Yashar Kemal is able to evoke the arid, yet effervescent, land of Taurus; from the ebullient sunsets to the incandescent moon-light, to the pellucid mountain slopes and parched plains or the baleful lives of the peasantry who struggle to survive beneath the oppression of feudalism, all of this is conjured up within the poetry of Kemal’s prose.

The central character-aside from the protagonist Memed, is the country in which the story is set. Kemal. Desolate, yet beautiful, Kemal captures the deciduous and ethereal sunsets which illuminate the country, transmogrifying everything into a kaleidoscope of different colours, textures and tones, shedding some light on the bleakness of the peasants lives-there is something almost religious about Kemal’s evocations of nature, something sacrosanct about the land which the workers toil under the turgid oppression of the landowners-even the prickly thistles are transformed in the sun-light;

“In spring the thistles are an anaemic, pale green. A light breeze can bend them to the earth. By midsummer the first blue veins appear on the stems. Then the branches and the whole stem turn a pale blue. Later this blue grows steadily deeper, till a field, the whole boundless plain, becomes a sea of the finest blue. If a wind blows, towards sunset, the blue thistles ripple like the sea and rustle; just as the sea turns road at sunset, so do the thistles.”

At times the novel seems to be bathed in sun-light, as the never-ending brightness of the sun shines upon the land, upon the mountains, the swamps and the brooks, as colours coalesce from purple, to blue, to green and a glaring yellow. In contrast to this is the pale luminescence of the moon-light, as the world becomes a colder and darker place, but with a beauty which is more delicate and ephemeral;if sunlight transforms, then moonlight enhances and draws out the beauty of nature, as the whole world seems to be drowning  beneath a sea of melancholy as its torrents are washing over the characters.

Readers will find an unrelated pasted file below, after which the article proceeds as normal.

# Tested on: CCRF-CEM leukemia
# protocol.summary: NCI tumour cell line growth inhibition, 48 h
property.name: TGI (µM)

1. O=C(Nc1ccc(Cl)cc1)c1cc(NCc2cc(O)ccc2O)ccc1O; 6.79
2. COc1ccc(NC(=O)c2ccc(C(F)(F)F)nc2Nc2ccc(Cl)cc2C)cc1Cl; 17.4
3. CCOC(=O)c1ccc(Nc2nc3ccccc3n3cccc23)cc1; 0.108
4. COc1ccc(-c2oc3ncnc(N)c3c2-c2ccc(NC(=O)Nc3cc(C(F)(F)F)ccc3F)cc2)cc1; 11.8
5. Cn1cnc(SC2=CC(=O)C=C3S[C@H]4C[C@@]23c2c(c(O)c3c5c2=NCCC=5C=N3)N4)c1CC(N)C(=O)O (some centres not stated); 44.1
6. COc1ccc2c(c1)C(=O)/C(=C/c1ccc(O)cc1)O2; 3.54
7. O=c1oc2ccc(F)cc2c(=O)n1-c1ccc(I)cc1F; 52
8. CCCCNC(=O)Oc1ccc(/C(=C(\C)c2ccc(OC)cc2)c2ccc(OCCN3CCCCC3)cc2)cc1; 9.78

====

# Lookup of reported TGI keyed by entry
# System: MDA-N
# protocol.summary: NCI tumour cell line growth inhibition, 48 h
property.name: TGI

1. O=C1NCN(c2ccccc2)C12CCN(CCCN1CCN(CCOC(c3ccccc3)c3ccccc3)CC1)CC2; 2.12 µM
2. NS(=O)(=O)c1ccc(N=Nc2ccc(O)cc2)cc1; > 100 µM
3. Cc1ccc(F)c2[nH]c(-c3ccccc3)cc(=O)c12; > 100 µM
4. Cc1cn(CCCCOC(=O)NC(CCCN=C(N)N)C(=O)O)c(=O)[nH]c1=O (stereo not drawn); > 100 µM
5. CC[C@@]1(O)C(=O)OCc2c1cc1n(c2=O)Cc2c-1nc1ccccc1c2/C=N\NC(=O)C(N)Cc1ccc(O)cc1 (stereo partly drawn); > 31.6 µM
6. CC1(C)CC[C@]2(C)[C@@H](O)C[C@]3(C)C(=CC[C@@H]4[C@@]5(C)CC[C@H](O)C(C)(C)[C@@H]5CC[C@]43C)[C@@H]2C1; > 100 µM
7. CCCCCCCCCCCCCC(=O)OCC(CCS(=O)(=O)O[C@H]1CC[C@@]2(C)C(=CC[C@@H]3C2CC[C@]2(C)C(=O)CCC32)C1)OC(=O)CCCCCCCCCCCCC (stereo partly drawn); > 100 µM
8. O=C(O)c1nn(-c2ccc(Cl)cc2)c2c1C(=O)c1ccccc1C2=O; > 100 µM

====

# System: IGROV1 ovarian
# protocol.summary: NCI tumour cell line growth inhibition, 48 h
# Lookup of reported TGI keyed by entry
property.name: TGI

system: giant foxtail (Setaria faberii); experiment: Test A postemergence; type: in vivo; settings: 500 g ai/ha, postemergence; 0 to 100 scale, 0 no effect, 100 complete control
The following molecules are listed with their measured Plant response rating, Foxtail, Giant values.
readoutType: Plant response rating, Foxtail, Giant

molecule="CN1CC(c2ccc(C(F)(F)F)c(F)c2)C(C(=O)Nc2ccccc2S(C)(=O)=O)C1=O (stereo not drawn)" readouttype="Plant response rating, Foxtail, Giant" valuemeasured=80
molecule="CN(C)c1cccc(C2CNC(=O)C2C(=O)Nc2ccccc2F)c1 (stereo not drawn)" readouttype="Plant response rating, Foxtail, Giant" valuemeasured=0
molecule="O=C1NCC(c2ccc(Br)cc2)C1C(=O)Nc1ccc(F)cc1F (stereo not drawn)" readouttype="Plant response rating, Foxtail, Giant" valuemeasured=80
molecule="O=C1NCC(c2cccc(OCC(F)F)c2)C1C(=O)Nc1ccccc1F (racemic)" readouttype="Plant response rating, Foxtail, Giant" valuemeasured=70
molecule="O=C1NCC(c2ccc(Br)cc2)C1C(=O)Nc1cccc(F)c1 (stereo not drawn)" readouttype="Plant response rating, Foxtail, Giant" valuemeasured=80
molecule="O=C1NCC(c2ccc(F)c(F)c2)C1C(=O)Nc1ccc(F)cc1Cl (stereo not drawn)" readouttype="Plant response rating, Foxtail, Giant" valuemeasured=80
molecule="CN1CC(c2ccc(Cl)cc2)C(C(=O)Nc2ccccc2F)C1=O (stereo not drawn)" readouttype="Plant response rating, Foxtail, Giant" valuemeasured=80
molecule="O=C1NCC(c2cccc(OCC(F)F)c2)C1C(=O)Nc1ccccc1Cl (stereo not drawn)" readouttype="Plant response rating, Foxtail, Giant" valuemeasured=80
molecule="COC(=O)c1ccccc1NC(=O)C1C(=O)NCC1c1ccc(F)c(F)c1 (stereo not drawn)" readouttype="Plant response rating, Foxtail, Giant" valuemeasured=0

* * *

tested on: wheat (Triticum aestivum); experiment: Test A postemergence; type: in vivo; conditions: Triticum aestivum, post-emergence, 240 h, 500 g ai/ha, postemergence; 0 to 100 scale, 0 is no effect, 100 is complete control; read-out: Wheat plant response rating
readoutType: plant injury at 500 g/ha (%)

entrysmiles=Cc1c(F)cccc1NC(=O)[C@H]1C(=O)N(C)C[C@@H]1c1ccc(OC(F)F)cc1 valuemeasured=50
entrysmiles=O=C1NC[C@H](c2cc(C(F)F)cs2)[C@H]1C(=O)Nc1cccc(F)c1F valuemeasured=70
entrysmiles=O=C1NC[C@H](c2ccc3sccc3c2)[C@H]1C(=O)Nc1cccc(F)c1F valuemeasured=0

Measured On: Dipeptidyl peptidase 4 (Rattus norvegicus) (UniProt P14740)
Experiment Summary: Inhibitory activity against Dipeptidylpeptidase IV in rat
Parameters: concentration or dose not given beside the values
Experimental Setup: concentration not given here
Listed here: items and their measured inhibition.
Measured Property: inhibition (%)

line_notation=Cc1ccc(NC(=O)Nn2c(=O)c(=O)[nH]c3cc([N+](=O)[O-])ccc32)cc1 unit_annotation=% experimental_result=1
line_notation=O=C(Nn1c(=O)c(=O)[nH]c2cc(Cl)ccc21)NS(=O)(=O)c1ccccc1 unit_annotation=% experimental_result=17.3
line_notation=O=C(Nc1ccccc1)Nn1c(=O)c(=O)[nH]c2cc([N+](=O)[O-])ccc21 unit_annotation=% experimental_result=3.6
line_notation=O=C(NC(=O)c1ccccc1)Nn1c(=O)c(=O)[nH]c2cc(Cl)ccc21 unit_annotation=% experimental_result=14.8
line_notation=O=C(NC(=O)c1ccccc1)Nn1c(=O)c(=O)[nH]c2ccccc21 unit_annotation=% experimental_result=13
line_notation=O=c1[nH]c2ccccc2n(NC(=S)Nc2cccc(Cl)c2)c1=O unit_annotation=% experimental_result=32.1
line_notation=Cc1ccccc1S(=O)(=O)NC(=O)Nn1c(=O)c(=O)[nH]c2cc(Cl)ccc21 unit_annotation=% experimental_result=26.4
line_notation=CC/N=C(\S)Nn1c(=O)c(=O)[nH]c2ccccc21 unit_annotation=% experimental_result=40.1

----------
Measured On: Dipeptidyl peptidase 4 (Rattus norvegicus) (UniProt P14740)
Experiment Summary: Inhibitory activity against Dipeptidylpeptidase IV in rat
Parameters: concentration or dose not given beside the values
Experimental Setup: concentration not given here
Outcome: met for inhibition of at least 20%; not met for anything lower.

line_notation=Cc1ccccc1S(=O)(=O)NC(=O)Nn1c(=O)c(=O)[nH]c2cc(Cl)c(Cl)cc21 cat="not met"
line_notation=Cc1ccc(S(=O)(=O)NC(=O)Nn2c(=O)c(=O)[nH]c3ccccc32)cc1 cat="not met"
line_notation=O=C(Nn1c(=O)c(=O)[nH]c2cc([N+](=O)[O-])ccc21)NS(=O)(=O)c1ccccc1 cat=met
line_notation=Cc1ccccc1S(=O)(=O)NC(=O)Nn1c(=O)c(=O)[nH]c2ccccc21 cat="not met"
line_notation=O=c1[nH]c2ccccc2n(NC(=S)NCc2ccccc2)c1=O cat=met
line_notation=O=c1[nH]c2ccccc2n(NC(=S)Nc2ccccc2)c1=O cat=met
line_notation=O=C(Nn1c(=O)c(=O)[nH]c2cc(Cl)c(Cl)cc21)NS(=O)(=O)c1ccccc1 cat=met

The lead character, Memed, acts as a kind of Robin Hood for the local peasants who are struggling under the oppression of the landlords. The primary antagonist in the novel is the cruel land-owner Abdi Agha; whilst the characters are drawn out relatively well, what is more important is what they represent; the powerless peasants, whose fickle cowardice allows Abdi Agha to dominate them, Abdi Agha and other landowners such as Ali Safa Bey, whose greed and avarice are responsible for the poverty of the peasantry and of heroic figures such as Memed, who represents the key with which to unlock the vice of oppression and to free the workers from the shackles of their masters, who constantly seek to coerce and dehumanise them.  Although Kemal is clearly sympathetic to the plight of the peasantry he is also critical of their inability to fight back and rely on others, such as Memed, to win back their lands and rights-without the active involvement of the workers. The workers will never free themselves from the tyranny of the land-owners until they themselves also begin to confront the injustice of the system which envelops them and although Kemal feels they were initially over-reliant on others to take back what is theirs, Memed’s actions in some ways act as the spark which will eventually set their revolution ablaze, just as the sun is able to transform the thickles into something radiant.